In addition to identifying areas of emerging technology, the Advisory Board reviewed key trends, examining current articles, papers, interviews, and published research to discover patterns that are affecting business and industry. The Advisory Board listed the five trends described here as those most likely to have a significant impact on small to medium businesses over the next five years. They are presented in priority order as ranked by the Advisory Board.
- Employees increasingly expect to be able to work flexible hours and to work from locations other than an office building. In today’s global marketplace, colleagues and customers may be located anywhere in the world, and round-the-clock service is a requirement for any international organization. A central office is not necessary in many industries; knowledge workers simply require reliable Internet access and a computer, both of which can be established at home or even on the road. This shift in business practice, supported by communications technologies and the Internet, is leading to increased choice for employees when it comes to where and when they work.
- Modern consumers expect that the content in which they are interested will be available in a variety of different forms. The transaction between consumer and producer does not end when a purchase is made. Whether the item is a toy, a book, a movie, an appliance, or a piece of clothing, consumers are buying not only the physical item itself but also a spot in the community of that item, including content on the Internet, television, mobile devices, and even in other products. A child interested in the Transformers looks for them in all of these places: on websites, on his phone, in his games, and on his lunchbox and clothing. Marketers must be ready to create webs of content that support the consumer’s interest.
- Gaming is an increasingly universal phenomenon among those entering the workforce. In a 2008 survey of youth ages 12-17 by the Pew Internet and American Life Project (http://www.pewinternet.org/PPF/r/263/report_display.asp), it was found that young people have a great deal of experience with gaming. Further, this experience is rich and varied, and includes opportunities for social interaction and civic engagement. Understanding the kinds of experiences that young people are having through playing games is crucial to designing work environments in which they feel empowered and can excel.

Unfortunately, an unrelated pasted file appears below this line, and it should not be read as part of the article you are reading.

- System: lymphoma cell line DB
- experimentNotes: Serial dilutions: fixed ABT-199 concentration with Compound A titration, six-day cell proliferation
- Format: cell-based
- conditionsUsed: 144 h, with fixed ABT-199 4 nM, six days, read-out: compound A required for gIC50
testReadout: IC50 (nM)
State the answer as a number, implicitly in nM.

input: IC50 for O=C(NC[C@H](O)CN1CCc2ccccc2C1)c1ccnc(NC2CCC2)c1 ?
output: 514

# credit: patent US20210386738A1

- Increasing globalization continues to affect the way we work, collaborate, and communicate. As noted above, the flattening world is changing business practice. Similarly, globalization is altering our interactions at every level: communication with friends, family, coworkers, and clients; the ways we collaborate with others; and the ways we manage our personal workflow. From almost-instant turnaround on questions through email and mobile devices, to jointly-authored proposals hosted in the cloud, we have almost immediate access to the people and files we work with, wherever they may be located.
- Technology is increasingly a means for empowering employees, a method for communication and socializing, and a ubiquitous, transparent part of their lives. For many employees, and especially for knowledge workers, technology mediates both social and business relationships and facilitates time management. Gradually, attitudes are changing; organizations that once blocked communications technologies such as Twitter, Facebook, YouTube, and instant messaging services are beginning to appreciate the role of such services in maintaining employee productivity. Technology tools give employees the ability to find answers, do research, consult with their peers, and keep abreast of current trends.
Posted by NMC on September 29, 2009